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 The CATMOD Procedure

## POPULATION Statement

POPULATION variables ;
The POPULATION statement specifies that populations are to be formed on the basis of cross-classifications of the specified variables. If you do not specify the POPULATION statement, then populations are formed on the basis of cross-classifications of the independent variables in the MODEL statement. The POPULATION statement has two major uses:
• When you enter the design matrix directly, there are no independent variables in the MODEL statement; therefore, the POPULATION statement is the only way of inducing more than one population.
• When you fit a reduced model, the POPULATION statement may be necessary if you want to induce the same number of populations as there are for the saturated model.
To illustrate the first use, suppose that you specify the following statements:

```   data one;
input A \$ B \$ wt @@;
datalines;
yes yes 23   yes no 31   no yes 47   no no 50
;

proc catmod;
weight wt;
population B;
model A=(1 0,
1 1);
run;
```

Since the dependent variable A has two levels, there is one response function per population. Since the variable B has two levels, there are two populations. Thus, the MODEL statement is valid since the number of rows in the design matrix (2) is the same as the total number of response functions. If the POPULATION statement is omitted, there would be only one population and one response function, and the MODEL statement would be invalid.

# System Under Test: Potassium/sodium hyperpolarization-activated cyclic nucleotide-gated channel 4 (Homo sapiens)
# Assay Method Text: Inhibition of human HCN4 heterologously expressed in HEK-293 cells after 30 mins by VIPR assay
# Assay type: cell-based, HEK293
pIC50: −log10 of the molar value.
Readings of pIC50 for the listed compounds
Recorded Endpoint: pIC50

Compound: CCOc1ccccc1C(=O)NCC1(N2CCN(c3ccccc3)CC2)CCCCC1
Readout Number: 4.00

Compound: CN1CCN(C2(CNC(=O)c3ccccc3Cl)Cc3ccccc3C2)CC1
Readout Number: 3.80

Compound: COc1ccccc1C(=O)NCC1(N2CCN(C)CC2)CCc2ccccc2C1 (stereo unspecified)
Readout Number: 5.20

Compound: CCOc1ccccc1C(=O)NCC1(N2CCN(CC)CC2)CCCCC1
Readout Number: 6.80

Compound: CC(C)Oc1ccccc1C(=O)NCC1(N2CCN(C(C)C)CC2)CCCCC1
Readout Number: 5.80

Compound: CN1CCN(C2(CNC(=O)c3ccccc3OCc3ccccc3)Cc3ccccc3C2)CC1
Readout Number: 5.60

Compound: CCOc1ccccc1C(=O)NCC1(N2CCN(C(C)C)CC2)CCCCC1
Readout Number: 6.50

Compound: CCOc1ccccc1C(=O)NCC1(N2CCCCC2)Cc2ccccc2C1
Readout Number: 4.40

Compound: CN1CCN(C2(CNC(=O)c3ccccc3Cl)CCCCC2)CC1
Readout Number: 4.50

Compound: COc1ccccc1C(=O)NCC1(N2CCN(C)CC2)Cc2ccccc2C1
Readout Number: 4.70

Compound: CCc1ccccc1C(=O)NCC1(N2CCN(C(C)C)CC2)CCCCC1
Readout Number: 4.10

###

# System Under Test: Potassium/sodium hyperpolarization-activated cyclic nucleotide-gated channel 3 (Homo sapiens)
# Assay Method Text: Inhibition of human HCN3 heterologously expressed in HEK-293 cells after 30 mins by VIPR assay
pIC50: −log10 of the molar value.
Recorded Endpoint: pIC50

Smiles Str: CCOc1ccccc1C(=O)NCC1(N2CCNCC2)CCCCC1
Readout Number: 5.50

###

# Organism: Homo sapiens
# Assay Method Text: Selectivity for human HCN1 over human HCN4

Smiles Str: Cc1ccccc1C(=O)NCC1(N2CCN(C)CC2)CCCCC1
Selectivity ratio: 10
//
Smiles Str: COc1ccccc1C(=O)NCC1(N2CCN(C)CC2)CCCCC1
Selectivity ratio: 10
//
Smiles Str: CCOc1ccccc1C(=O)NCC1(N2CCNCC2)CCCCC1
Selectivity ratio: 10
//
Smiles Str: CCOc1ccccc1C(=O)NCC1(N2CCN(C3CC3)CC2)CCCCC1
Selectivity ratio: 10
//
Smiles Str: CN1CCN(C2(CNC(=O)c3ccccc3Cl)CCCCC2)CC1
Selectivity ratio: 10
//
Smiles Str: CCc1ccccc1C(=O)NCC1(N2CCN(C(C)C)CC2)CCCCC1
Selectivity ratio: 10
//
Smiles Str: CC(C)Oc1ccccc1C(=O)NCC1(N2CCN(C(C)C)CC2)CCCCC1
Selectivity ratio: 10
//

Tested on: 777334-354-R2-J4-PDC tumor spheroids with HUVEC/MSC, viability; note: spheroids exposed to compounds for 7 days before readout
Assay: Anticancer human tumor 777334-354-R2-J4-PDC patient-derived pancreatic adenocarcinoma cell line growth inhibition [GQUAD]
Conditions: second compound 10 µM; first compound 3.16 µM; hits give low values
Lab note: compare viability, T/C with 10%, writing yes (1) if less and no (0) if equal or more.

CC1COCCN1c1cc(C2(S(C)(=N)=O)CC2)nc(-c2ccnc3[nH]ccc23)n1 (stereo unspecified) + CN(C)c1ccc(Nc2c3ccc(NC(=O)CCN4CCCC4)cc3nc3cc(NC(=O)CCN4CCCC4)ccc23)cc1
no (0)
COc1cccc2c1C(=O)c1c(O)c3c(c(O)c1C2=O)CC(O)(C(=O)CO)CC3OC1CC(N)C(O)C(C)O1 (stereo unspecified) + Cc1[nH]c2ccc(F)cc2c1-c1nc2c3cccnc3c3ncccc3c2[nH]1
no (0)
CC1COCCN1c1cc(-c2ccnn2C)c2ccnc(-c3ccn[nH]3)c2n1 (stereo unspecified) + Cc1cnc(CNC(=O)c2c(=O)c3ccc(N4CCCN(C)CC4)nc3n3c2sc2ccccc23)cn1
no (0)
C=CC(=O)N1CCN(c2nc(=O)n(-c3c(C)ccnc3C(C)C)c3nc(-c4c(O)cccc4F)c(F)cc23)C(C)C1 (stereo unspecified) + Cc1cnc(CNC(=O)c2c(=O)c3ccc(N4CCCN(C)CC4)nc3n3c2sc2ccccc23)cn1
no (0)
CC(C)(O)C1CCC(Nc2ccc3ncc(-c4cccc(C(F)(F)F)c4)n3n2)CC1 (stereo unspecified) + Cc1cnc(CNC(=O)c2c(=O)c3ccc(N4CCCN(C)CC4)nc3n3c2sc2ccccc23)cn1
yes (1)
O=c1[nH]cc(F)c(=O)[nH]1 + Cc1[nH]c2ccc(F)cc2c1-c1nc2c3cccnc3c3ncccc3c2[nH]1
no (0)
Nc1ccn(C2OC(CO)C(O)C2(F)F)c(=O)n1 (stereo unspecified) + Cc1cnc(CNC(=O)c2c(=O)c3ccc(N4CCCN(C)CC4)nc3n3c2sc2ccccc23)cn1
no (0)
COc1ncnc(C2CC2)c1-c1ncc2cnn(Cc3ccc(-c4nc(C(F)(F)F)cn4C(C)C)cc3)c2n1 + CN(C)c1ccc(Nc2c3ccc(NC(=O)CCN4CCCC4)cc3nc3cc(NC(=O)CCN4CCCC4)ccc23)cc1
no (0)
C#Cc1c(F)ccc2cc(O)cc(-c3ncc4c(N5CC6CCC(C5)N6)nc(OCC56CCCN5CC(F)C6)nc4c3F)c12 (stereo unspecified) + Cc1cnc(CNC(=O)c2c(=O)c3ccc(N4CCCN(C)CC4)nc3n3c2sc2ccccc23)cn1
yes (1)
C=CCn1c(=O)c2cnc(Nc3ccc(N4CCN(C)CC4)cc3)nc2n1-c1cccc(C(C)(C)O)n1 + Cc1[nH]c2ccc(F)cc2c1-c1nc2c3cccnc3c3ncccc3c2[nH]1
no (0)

To illustrate the second use, suppose that you specify

```   data two;
input A \$ B \$ Y wt @@;
datalines;
yes  yes  1  23       yes  yes  2  63
yes  no   1  31       yes  no   2  70
no   yes  1  47       no   yes  2  80
no   no   1  50       no   no   2  84
;

proc catmod;
weight wt;
model Y=A B A*B / wls;
run;
```

These statements induce four populations and produce the following design matrix and analysis of variance table.

 Source DF Chi-Square Pr > ChiSq Intercept 1 48.10 <.0001 A 1 3.47 0.0625 B 1 0.25 0.6186 A*B 1 0.19 0.6638 Residual 0

Since the B and A*B effects are nonsignificant (p>0.10), you may want to fit the reduced model that contains only the A effect. If your new statements are

```    proc catmod;
weight wt;
model Y=A / wls;
run;
```

then only two populations are induced, and the design matrix and the analysis of variance table are as follows.

 Source DF Chi-Square Pr > ChiSq Intercept 1 47.94 <.0001 A 1 3.33 0.0678 Residual 0

However, if the new statements are

```   proc catmod;
weight wt;
population A B;
model Y=A / wls;
run;
```

then four populations are induced, and the design matrix and the analysis of variance table are as follows.

 Source DF Chi-Square Pr > ChiSq Intercept 1 47.76 <.0001 A 1 3.30 0.0694 Residual 2 0.35 0.8374

The advantage of the latter analysis is that it retains four populations for the reduced model, thereby creating a built-in goodness-of-fit test: the residual chi-square. Such a test is important because the cumulative (or joint) effect of deleting two or more effects from the model may be significant, even if the individual effects are not.

The resulting differences between the two analyses are due to the fact that the latter analysis uses pure weighted least-squares estimates with respect to the four populations that are actually sampled. The former analysis pools populations and therefore uses parameter estimates that can be regarded as weighted least-squares estimates of maximum likelihood predicted cell frequencies. In any case, the estimation methods are asymptotically equivalent; therefore, the results are very similar. If you specify the ML option (instead of the WLS option) in the MODEL statements, then the parameter estimates are identical for the two analyses.

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